Symposium on the Challenges of Severe Convective Storms


Forecasting the speed and longevity of severe mesoscale convective systems

Michael C. Coniglio, NOAA/NSSL, Norman, OK; and S. F. Corfidi

This presentation will discuss some challenges of forecasting severe mesoscale convective systems (MCSs) from the perspective of the Storm Prediction Center and present some new ideas on forecasting MCS speed and longevity. Recent advances in numerical weather prediction models and computing power have allowed for explicit real-time prediction of MCSs over the past few years, some of which have supported field programs and collaborative experiments. While these numerical forecasts of MCSs are promising, the utility of these forecasts and how to best use the capabilities of the high-resolution models in support of operations is unclear. Therefore, refining our knowledge of the interactions of MCSs with their environment remains central to advancing our current ability to forecast MCSs. Predicting MCS speed in this manner is challenging because it requires knowledge of how the environment and system interact to affect the advection and propagation of the system itself. We will illustrate this challenge and discuss some forecast tools that have been developed in recent years to combat this forecast problem. Predicting MCS longevity is fraught with challenges such as understanding how deep convection is sustained through system/environment interactions, how pre-existing mesoscale features influence the system, and how the disturbances generated by the system itself can alter the system structure and longevity. Along with a discussion of these above topics, we will present some newly-developed ideas on MCS/environment interactions and how they affect system longevity and illustrate the observational support for these ideas. Some forecast tools that have been developed in support of the 2005 SPC Summer Program will be discussed. Finally, we will discuss how tools of this type can complement the forecasting of MCSs with high-resolution numerical prediction models.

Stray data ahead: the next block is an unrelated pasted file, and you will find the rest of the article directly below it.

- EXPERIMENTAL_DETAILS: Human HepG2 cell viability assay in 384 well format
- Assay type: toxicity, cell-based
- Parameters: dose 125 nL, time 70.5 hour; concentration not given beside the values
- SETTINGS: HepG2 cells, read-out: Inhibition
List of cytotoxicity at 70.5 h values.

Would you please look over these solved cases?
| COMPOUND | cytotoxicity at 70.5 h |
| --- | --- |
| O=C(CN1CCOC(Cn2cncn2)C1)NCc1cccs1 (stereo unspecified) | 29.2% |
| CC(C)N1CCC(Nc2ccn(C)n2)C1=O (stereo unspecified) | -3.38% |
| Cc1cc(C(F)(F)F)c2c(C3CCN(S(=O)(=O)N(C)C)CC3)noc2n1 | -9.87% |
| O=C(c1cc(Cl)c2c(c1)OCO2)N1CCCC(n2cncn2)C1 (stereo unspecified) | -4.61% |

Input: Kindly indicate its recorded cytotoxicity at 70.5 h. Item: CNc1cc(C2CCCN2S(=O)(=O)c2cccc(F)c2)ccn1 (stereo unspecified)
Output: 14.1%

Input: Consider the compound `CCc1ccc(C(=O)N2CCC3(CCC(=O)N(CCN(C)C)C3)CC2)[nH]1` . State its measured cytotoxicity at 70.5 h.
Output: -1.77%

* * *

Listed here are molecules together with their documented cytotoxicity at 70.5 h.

extended abstract  Extended Abstract (832K)

Poster Session 1, The Observation, Modeling, Theory, and Prediction of Severe Convective Storms and Their Attendant Hazards
Wednesday, 1 February 2006, 2:30 PM-4:00 PM, Exhibit Hall A2

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